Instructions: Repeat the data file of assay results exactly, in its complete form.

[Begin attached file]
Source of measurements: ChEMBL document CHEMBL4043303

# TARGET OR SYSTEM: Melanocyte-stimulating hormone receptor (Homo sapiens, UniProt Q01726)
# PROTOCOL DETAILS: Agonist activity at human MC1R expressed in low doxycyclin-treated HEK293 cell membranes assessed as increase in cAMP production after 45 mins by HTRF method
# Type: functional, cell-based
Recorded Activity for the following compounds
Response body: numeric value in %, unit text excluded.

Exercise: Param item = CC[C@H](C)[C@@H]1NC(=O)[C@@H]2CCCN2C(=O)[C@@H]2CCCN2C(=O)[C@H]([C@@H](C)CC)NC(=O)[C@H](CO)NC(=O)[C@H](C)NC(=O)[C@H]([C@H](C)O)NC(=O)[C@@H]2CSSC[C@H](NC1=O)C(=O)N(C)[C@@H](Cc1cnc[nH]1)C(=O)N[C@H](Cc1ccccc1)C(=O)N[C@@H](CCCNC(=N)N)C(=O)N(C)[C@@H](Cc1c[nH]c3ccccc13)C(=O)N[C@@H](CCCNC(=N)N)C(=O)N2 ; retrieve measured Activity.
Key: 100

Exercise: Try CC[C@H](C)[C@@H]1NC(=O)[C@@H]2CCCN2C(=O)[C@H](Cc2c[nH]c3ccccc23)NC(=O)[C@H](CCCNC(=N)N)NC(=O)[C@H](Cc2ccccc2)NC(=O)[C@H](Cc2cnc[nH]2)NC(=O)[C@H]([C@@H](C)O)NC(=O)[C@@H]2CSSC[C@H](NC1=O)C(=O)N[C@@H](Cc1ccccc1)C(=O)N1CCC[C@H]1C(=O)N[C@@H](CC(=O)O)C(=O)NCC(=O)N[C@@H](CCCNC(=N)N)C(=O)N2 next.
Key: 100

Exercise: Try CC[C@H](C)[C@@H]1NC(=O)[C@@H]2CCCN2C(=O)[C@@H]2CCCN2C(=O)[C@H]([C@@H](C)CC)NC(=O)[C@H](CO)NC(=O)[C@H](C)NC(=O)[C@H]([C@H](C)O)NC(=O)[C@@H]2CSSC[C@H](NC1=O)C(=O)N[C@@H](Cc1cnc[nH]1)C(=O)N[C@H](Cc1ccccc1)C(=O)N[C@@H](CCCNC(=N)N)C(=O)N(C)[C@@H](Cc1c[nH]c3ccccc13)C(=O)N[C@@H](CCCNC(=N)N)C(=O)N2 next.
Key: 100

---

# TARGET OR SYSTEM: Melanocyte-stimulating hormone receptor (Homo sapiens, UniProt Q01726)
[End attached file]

Source of measurements: ChEMBL document CHEMBL4043303

# TARGET OR SYSTEM: Melanocyte-stimulating hormone receptor (Homo sapiens, UniProt Q01726)
# PROTOCOL DETAILS: Agonist activity at human MC1R expressed in low doxycyclin-treated HEK293 cell membranes assessed as increase in cAMP production after 45 mins by HTRF method
# Type: functional, cell-based
Recorded Activity for the following compounds
Response body: numeric value in %, unit text excluded.

Exercise: Param item = CC[C@H](C)[C@@H]1NC(=O)[C@@H]2CCCN2C(=O)[C@@H]2CCCN2C(=O)[C@H]([C@@H](C)CC)NC(=O)[C@H](CO)NC(=O)[C@H](C)NC(=O)[C@H]([C@H](C)O)NC(=O)[C@@H]2CSSC[C@H](NC1=O)C(=O)N(C)[C@@H](Cc1cnc[nH]1)C(=O)N[C@H](Cc1ccccc1)C(=O)N[C@@H](CCCNC(=N)N)C(=O)N(C)[C@@H](Cc1c[nH]c3ccccc13)C(=O)N[C@@H](CCCNC(=N)N)C(=O)N2 ; retrieve measured Activity.
Key: 100

Exercise: Try CC[C@H](C)[C@@H]1NC(=O)[C@@H]2CCCN2C(=O)[C@H](Cc2c[nH]c3ccccc23)NC(=O)[C@H](CCCNC(=N)N)NC(=O)[C@H](Cc2ccccc2)NC(=O)[C@H](Cc2cnc[nH]2)NC(=O)[C@H]([C@@H](C)O)NC(=O)[C@@H]2CSSC[C@H](NC1=O)C(=O)N[C@@H](Cc1ccccc1)C(=O)N1CCC[C@H]1C(=O)N[C@@H](CC(=O)O)C(=O)NCC(=O)N[C@@H](CCCNC(=N)N)C(=O)N2 next.
Key: 100

Exercise: Try CC[C@H](C)[C@@H]1NC(=O)[C@@H]2CCCN2C(=O)[C@@H]2CCCN2C(=O)[C@H]([C@@H](C)CC)NC(=O)[C@H](CO)NC(=O)[C@H](C)NC(=O)[C@H]([C@H](C)O)NC(=O)[C@@H]2CSSC[C@H](NC1=O)C(=O)N[C@@H](Cc1cnc[nH]1)C(=O)N[C@H](Cc1ccccc1)C(=O)N[C@@H](CCCNC(=N)N)C(=O)N(C)[C@@H](Cc1c[nH]c3ccccc13)C(=O)N[C@@H](CCCNC(=N)N)C(=O)N2 next.
Key: 100

---

# TARGET OR SYSTEM: Melanocyte-stimulating hormone receptor (Homo sapiens, UniProt Q01726)